Monday, February 20, 2023


Chapter 7 | Saving Around the Household

What you do in this regard is completely driven by how you balance what you’re doing to save money against your short-term and long-term goals.

My goal in this chapter is not to demand that you save money in all the ways I suggest; it’s to give you options that will enable you to save money if you decide to take advantage of them.

Prepare Your Own Meals

One way to save hundreds of dollars every month is by making your own food. If you can make toast, you can cook. If you’re trying to meet your financial goals and don’t have the opportunity to make more money, you can save a great deal of money by taking the time to cook.

Clean Out the Fridge

If you buy the food, stop eating out until it’s gone. If you know you’re going to eat out, don’t buy the food. You could save a few hundred dollars a month.

Brown-Bag It

You can save quite a bit of money every month by bringing your lunch from home instead. It doesn’t have to be fancy; in fact, if you make just a bit more than you need for dinner every night, you can pack the leftovers for lunch the next day. Or pack a sandwich, yogurt, and fruit—simple and cheap!

Coupons Are Your Friend

As you peruse coupons, cut out only the ones for products you already use or products that you’re willing to use because you’re not loyal to another brand.  Coupons should save you money, not promote waste. Look for coupons in the Sunday paper, keeping in mind that coupons usually aren’t offered the weekend of, or just before, a major holiday.

Buy Sale Items in Quantity

If you see a great sale price on an item that you use a lot—and if the item isn’t perishable and you have the space to store it and you have enough money in this month’s budget to pay for a large quantity and you’re sure beyond a doubt that you will actually use this item up—buy a lot at the sale price.


Constantly look for ways to use food that you know you’re not going to eat right away. If a few of the bananas you bought start to go brown, make a loaf of banana bread. Then put it in the freezer and bring it out when you want a dessert or when you’ve got some company.

If you do buy at a wholesale club, apply the same logic that you would for buying large quantities of any sale item at your regular store: Buy bulk quantities only if you have the storage space, are sure you’ll use it, can keep it from spoiling, and have the money in your budget to pay for it.

For just a few dollars for the seeds, you can grow an entire garden of fresh vegetables every year. And if you have extras of easy-to-grow vegetables like tomatoes, you can freeze them for use in pasta sauces in the winter. 

Many veggies grow well in outdoor containers on a patio or balcony, if you’re careful to keep them well watered, well drained, and protected from freezing weather at night.

Growing Organically

To save money and protect your health, grow your vegetables organically. The trick to gardening without chemicals is to start with excellent soil.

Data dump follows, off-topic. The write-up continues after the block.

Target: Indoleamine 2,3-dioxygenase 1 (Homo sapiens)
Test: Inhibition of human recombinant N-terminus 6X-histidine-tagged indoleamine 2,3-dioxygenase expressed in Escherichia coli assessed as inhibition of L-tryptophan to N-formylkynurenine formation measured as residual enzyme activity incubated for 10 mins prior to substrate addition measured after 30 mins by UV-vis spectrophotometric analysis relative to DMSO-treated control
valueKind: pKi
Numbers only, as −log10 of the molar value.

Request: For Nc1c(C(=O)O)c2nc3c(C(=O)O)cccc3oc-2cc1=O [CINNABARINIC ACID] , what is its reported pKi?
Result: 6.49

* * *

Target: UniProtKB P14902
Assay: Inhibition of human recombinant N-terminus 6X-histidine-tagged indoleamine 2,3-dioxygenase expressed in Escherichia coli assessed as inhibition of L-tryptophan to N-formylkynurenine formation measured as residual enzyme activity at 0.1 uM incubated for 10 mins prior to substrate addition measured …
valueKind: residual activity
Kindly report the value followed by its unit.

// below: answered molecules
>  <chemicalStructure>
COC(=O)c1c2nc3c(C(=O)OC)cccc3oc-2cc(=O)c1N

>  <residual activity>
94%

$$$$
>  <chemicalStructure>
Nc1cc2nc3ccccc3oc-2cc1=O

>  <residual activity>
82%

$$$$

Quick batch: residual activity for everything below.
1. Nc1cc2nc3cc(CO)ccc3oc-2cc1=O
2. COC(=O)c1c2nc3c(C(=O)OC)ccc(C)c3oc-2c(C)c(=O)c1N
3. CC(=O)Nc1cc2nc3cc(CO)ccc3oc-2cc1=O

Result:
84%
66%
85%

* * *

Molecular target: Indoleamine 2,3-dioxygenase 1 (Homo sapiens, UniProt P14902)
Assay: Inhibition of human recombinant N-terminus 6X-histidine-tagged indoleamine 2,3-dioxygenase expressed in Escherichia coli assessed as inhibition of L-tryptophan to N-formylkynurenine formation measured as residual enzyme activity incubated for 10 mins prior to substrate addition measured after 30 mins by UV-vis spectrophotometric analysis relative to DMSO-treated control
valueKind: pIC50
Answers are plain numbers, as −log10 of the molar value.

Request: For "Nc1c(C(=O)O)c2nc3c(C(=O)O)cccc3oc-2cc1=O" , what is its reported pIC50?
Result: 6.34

An alternative to growing your own garden is shopping at a farmer’s market in your area.

You’ll usually pay lower prices than in a grocery store for fresher, less-processed fruits and vegetables. And you can still freeze the bounty when you find especially good deals on fresh produce.

A simple way to cut your heating and cooling costs is to turn your thermostat down one degree in winter and up one degree in summer. One degree—which you probably won’t even notice—can save you up to a hundred dollars a year on your heating and cooling bills.

If you are always in bed by 11:00 in the winter, program the thermostat to turn down the heat at 11:15, saving you money all night. It then turns the temperature back up at 6:30 in the morning, so you wake up to a toasty house.

Because programmable thermostats actually turn the temperature down, they pay for themselves in a couple of months

Buy Reliable, High-Quality Products

This idea may seem to go against most money-saving advice, but the truth is that high-quality products tend to last longer. If buying the quality item will wreck your budget either save up and come back when you can afford it or make do with the less expensive item. Don’t automatically assume that higher price equals higher quality.

Don’t Go Trendy

Before you buy anything, apply the one-year test: Is this an item you’ll want a year from now? If not, pass it up. eBay can be a treasure trove of bargains, provided that you know what you’re looking for and what matters to you about it.

You don’t have to be the first kid on your block to get everything. Give it a few months, and then make your purchase —if you budgeted for the item!

Shopping Tag Sales, Resale Shops, and Online Auctions

Just because an item is being sold at a tag sale or resale shop doesn’t mean it isn’t a high-quality item. Cheaply made products don’t usually end up at tag sales and resale shops—instead, they get thrown out.

Preparing a Shopping List Ahead of Time

Before you leave home, determine your needs and put them down on paper—and then don’t buy anything that’s not on your list, no matter how wonderful or how cheap it is.

Reducing Gift Expenditures

Contrary to popular belief, you don’t have to purchase gifts for your friends, family, and coworkers on every birthday, anniversary, or Hallmark holiday. Anyone—from a close friend, to a casual acquaintance, to a family member you don’t see often—will appreciate a simple, handwritten note from you.

Opportunities for saving money around the household constantly turn  up. Keep a list on the refrigerator and add to it as you think of other ways to cut down on household expenses.

Chapter Six | Chapter Eight

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